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Java Serialization Vulnerability Threatens Millions of Applications

Posted on November 10, 2015 by Jeff Williams, Co-Founder, Chief Technology Officer


A widespread vulnerability in Java environments leaves thousands of businesses seriously exposed. Despite lacking a clever name — ala Heartbleed, Shellshock, and POODLE — this vulnerability is poised to allow hackers to do damage across the Internet. Any application that accepts serialized Java objects is likely vulnerable, even if a framework or library is responsible and not your custom code. And there’s no easy way to protect applications en-masse. That means it will take organizations a long time to find and fix all the different variants of this vulnerability.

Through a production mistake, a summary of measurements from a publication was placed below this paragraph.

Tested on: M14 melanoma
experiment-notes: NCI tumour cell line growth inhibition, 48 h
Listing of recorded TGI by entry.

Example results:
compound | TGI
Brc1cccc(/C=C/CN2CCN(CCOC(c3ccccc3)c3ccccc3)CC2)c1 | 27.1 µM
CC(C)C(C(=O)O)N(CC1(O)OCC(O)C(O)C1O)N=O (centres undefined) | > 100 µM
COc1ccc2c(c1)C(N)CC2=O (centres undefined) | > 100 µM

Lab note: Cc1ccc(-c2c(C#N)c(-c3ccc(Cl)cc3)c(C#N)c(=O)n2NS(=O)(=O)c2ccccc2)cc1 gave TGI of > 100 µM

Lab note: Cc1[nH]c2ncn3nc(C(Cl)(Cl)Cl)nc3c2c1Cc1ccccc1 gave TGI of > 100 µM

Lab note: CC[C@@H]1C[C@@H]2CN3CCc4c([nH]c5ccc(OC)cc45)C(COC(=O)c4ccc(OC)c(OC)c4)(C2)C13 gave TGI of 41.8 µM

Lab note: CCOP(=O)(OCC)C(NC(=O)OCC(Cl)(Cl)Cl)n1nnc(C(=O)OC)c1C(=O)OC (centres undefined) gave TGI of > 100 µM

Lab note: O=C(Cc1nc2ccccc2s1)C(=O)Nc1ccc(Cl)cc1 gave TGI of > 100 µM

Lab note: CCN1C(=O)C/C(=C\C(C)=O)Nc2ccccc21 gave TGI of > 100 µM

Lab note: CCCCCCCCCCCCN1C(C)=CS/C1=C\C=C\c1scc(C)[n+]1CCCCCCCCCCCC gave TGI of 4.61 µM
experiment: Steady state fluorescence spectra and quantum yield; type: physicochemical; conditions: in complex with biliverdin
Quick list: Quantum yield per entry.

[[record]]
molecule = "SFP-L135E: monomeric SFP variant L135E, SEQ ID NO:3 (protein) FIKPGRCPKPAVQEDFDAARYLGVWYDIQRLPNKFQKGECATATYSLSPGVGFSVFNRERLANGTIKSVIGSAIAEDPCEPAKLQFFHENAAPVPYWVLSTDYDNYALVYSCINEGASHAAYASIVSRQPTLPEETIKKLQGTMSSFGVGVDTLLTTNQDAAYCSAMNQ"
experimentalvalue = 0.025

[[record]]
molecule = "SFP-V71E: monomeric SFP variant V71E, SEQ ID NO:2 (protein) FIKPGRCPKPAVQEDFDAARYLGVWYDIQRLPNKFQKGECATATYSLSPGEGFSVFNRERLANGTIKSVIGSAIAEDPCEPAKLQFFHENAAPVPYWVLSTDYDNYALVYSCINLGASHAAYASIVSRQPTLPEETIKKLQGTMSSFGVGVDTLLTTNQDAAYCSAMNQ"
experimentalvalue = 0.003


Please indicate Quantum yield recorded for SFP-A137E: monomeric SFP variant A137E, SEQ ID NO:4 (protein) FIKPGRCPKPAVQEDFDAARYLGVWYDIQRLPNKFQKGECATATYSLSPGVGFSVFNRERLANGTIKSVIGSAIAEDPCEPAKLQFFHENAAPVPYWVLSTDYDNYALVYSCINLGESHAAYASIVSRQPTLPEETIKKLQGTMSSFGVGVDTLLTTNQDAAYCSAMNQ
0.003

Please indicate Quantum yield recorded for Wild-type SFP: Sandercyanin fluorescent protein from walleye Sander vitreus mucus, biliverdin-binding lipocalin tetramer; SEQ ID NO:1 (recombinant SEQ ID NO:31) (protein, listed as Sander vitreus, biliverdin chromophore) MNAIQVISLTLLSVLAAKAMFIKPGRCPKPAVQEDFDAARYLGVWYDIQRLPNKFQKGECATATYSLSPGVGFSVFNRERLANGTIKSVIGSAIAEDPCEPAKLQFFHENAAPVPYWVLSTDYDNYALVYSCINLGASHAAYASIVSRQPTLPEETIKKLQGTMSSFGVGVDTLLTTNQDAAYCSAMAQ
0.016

Contrast Security has a solution that uses our patented, powerful application security instrumentation platform to find and fix this problem both quickly and accurately. Contrast can identify this problem during development using our IAST (Interactive Application Security Testing) approach. And Contrast can also protect applications in production using our RASP (Runtime Application Self Protection) features to patch the problem immediately or generate security alerts, with no re-coding necessary. One Contrast agent protects all applications on a server, so it's easy to protect your entire portfolio against serialization attacks as well as a broad array of other vulnerabilities and attacks.